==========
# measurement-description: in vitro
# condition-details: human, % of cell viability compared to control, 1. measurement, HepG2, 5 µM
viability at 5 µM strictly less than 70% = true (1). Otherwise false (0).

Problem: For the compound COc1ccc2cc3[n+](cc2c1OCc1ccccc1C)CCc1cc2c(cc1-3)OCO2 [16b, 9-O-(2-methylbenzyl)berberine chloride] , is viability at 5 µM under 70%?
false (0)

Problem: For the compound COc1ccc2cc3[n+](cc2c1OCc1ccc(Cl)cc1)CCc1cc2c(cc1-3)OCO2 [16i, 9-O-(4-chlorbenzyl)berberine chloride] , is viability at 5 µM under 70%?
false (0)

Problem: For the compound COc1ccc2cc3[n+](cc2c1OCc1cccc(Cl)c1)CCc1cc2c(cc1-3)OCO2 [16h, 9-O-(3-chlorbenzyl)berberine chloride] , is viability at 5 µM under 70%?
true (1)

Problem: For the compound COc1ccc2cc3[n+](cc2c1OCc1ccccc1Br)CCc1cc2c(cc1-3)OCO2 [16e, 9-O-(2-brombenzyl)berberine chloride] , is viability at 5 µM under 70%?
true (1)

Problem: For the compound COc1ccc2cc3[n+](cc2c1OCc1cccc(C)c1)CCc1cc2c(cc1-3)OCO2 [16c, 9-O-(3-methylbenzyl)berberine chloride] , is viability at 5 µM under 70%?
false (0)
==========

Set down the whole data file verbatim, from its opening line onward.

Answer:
# measurement-description: in vitro
# condition-details: human, % of cell viability compared to control, 1. measurement, HepG2, 5 µM
viability at 5 µM strictly less than 70% = true (1). Otherwise false (0).

Problem: For the compound COc1ccc2cc3[n+](cc2c1OCc1ccccc1C)CCc1cc2c(cc1-3)OCO2 [16b, 9-O-(2-methylbenzyl)berberine chloride] , is viability at 5 µM under 70%?
false (0)

Problem: For the compound COc1ccc2cc3[n+](cc2c1OCc1ccc(Cl)cc1)CCc1cc2c(cc1-3)OCO2 [16i, 9-O-(4-chlorbenzyl)berberine chloride] , is viability at 5 µM under 70%?
false (0)

Problem: For the compound COc1ccc2cc3[n+](cc2c1OCc1cccc(Cl)c1)CCc1cc2c(cc1-3)OCO2 [16h, 9-O-(3-chlorbenzyl)berberine chloride] , is viability at 5 µM under 70%?
true (1)

Problem: For the compound COc1ccc2cc3[n+](cc2c1OCc1ccccc1Br)CCc1cc2c(cc1-3)OCO2 [16e, 9-O-(2-brombenzyl)berberine chloride] , is viability at 5 µM under 70%?
true (1)

Problem: For the compound COc1ccc2cc3[n+](cc2c1OCc1cccc(C)c1)CCc1cc2c(cc1-3)OCO2 [16c, 9-O-(3-methylbenzyl)berberine chloride] , is viability at 5 µM under 70%?
false (0)